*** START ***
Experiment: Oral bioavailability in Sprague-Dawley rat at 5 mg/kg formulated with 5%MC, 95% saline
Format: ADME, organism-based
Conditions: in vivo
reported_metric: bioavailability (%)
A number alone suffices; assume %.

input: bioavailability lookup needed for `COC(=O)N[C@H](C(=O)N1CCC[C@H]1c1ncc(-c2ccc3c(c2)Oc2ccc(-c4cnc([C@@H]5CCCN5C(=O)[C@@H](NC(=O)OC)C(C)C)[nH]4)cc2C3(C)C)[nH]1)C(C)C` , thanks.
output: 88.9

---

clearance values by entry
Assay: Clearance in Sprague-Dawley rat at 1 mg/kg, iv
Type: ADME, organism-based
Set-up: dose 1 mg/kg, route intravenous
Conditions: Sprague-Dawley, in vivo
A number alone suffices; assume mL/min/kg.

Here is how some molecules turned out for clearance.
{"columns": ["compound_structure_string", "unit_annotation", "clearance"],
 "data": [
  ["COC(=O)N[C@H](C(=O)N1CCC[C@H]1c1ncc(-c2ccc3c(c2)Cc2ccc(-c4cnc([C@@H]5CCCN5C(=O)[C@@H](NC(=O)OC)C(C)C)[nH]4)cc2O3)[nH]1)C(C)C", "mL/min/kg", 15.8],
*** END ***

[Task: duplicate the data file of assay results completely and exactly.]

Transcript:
Experiment: Oral bioavailability in Sprague-Dawley rat at 5 mg/kg formulated with 5%MC, 95% saline
Format: ADME, organism-based
Conditions: in vivo
reported_metric: bioavailability (%)
A number alone suffices; assume %.

input: bioavailability lookup needed for `COC(=O)N[C@H](C(=O)N1CCC[C@H]1c1ncc(-c2ccc3c(c2)Oc2ccc(-c4cnc([C@@H]5CCCN5C(=O)[C@@H](NC(=O)OC)C(C)C)[nH]4)cc2C3(C)C)[nH]1)C(C)C` , thanks.
output: 88.9

---

clearance values by entry
Assay: Clearance in Sprague-Dawley rat at 1 mg/kg, iv
Type: ADME, organism-based
Set-up: dose 1 mg/kg, route intravenous
Conditions: Sprague-Dawley, in vivo
A number alone suffices; assume mL/min/kg.

Here is how some molecules turned out for clearance.
{"columns": ["compound_structure_string", "unit_annotation", "clearance"],
 "data": [
  ["COC(=O)N[C@H](C(=O)N1CCC[C@H]1c1ncc(-c2ccc3c(c2)Cc2ccc(-c4cnc([C@@H]5CCCN5C(=O)[C@@H](NC(=O)OC)C(C)C)[nH]4)cc2O3)[nH]1)C(C)C", "mL/min/kg", 15.8],